[Green Economy X Sustainability Transition] Renewable energy in balance with natural ecology Offshore wind power-國立成功大學永續發展SDGs

[Green Economy X Sustainability Transition] Renewable energy in balance with natural ecology Offshore wind power

SDG7

[Green Economy X Sustainability Transition] Renewable energy in balance with natural ecology Offshore wind power

Synergy Correlation

 


"Collaboration between the NCKU Circular Economy Club, Sustainable Innovation Club, and the NCKU Office of Research and Development: On November 30th, they jointly organized the third session of the "Green Economy X Sustainability Transition" lecture series. They invited Senior Manager Li Zhian from Ørsted to share insights on renewable energy with the theme of 'Regenerative Energy in Harmony with Nature.' Manager Li Zhian provided a comprehensive yet accessible introduction to offshore wind power and related technologies. In addition to NCKU students and faculty, students from other institutions such as Tsinghua University and Sun Yat-sen University, who are passionate about environmental sustainability, also attended the event."


Deputy Director of NCKU Office of Research and Development, Min-Fu Hsieh, in his address, emphasized the importance of careful consideration for ecological conservation in the development of wind power. He also highlighted the crucial role of renewable energy in achieving carbon neutrality. In the face of challenges such as global warming and climate change, renewable energy, especially wind power, is regarded as a significant means to reduce greenhouse gas emissions. Min-Fu Hsieh encouraged active participation and support for related renewable energy development projects, emphasizing collective efforts towards the sustainable development of the Earth.


Manager Li Zhian said that offshore wind power refers to the use of wind turbine arrays to form offshore wind fields in sea or water areas, and the wind drives the wind turbines to generate electricity, that is, mechanical energy is converted into electrical energy to generate electricity. The current offshore wind farms in Taiwan are generally located in the western half, especially in the Miaoli and Changhua areas. As of now, there are about 300 offshore wind turbines in Taiwan, with more being added every year.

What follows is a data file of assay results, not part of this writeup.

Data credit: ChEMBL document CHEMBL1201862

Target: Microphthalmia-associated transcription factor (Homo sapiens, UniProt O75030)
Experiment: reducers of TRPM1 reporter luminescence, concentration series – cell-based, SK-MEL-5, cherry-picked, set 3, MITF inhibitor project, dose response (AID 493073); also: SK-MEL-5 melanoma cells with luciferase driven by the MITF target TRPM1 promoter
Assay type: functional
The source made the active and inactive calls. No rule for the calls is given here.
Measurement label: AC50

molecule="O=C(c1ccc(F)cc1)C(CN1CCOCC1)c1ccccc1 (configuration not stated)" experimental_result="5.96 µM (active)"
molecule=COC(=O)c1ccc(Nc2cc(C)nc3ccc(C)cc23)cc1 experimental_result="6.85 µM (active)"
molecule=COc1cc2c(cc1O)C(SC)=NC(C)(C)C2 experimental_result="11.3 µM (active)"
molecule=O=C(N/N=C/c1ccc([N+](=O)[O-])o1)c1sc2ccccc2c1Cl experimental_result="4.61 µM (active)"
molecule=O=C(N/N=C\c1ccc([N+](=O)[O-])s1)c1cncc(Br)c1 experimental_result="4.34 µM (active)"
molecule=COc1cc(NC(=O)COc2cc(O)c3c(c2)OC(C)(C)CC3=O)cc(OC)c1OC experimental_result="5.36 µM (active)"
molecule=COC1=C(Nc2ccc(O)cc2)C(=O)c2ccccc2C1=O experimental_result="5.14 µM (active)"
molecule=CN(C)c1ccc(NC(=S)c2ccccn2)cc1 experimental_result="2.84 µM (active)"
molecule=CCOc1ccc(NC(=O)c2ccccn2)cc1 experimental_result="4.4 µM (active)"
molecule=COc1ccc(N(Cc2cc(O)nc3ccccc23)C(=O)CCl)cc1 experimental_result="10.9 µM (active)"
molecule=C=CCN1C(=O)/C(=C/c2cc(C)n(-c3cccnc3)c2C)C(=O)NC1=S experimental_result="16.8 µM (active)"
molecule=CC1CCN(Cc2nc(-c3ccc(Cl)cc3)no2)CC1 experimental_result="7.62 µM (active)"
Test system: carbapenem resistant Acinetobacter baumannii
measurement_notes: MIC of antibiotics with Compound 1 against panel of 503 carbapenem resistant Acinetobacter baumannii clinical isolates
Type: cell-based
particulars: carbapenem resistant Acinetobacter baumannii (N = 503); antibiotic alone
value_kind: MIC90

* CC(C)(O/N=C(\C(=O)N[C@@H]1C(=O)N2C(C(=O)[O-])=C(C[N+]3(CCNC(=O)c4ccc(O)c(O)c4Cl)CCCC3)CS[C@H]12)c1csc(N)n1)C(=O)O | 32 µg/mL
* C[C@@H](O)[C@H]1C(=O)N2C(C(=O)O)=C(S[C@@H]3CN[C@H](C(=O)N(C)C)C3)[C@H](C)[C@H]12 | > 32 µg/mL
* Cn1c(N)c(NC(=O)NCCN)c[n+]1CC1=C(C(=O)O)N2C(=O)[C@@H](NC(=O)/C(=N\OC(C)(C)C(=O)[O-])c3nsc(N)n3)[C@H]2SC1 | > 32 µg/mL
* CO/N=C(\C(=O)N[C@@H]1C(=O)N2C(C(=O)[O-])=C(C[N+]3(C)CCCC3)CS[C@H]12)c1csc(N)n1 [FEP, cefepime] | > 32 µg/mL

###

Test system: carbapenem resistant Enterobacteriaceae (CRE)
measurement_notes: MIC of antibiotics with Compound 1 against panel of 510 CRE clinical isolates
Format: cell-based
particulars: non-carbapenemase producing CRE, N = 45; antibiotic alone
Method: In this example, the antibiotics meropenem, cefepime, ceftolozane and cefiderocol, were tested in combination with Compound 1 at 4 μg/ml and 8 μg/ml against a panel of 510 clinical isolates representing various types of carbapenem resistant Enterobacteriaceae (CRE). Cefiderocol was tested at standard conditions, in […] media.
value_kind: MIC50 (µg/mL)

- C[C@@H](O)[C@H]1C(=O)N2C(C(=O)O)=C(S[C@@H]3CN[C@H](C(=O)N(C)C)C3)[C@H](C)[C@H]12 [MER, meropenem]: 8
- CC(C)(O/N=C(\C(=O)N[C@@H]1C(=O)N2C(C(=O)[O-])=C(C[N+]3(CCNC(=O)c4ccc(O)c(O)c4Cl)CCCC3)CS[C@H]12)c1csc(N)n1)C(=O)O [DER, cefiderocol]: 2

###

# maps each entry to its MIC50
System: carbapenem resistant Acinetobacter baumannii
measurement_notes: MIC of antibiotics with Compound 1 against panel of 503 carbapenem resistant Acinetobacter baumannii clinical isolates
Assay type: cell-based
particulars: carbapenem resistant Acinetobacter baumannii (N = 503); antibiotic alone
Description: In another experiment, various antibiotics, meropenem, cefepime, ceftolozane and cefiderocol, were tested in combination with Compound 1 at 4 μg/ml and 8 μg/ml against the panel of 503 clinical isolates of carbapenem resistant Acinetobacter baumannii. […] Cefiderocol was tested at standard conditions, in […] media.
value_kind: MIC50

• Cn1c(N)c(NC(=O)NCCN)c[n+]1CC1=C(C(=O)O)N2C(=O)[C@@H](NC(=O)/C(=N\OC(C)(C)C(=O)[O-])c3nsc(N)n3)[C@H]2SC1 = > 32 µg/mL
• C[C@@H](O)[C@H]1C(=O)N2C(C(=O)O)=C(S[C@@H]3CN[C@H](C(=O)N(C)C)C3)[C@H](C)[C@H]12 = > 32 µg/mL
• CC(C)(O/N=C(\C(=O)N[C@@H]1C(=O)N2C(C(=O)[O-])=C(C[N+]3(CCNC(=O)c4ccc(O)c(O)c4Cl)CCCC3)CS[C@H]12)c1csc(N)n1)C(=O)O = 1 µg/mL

She also mentioned the three main pillars of Ørsted's sustainability strategy: carbon reduction in the supply chain, sustainable social development, and biodiversity. In terms of supply chain carbon reduction, they achieve this by purchasing low-carbon materials to manufacture wind turbines (for example, using low-carbon steel for underwater foundations). For sustainable social development, they implement responsible procurement policies and talent development, providing students with opportunities to intern at Ørsted. Regarding biodiversity, during the site selection phase, efforts are made to avoid disturbing ecological hotspots. During the construction phase, measures are taken to minimize the impact on the ecosystem (for example, using noise reduction technologies like double-layer bubble curtains during installation). After construction, compensatory measures are implemented to offset any damage to biodiversity caused by the development (for example, creating artificial bird nests).


After the speech concluded, a student asked, "Will the production waste and recycling of wind turbines, as well as their environmental impact, truly be 'greener' compared to other forms of power generation?" Manager Li Zhian responded by acknowledging that throughout the entire life cycle of wind turbines, from production to decommissioning, there is indeed a carbon footprint. The reason they are considered "green" is that the electricity generation process itself is carbon-neutral, resulting in significantly lower carbon emissions compared to coal-fired power generation. Li Zhian mentioned that with advancements in technology, there is a chance to improve efficiency and generate even more green energy in the future.


Ørsted is the largest energy company in Denmark. It originated as DONG Energy, a Danish oil and natural gas company, and shifted its focus to renewable energy in 2016, discontinuing its fossil fuel and distribution businesses. In 2017, the company rebranded as Ørsted, with the corporate vision of "Creating a world that runs entirely on green energy."
 

Deputy Research and Development Director, Min-Fu Hsieh (right), presents a certificate of appreciation to Senior Manager Li Zhian (left) of Ørsted.

Senior Manager Li Zhian provides a clear and accessible introduction to offshore wind power.

A group photo of the attendees.

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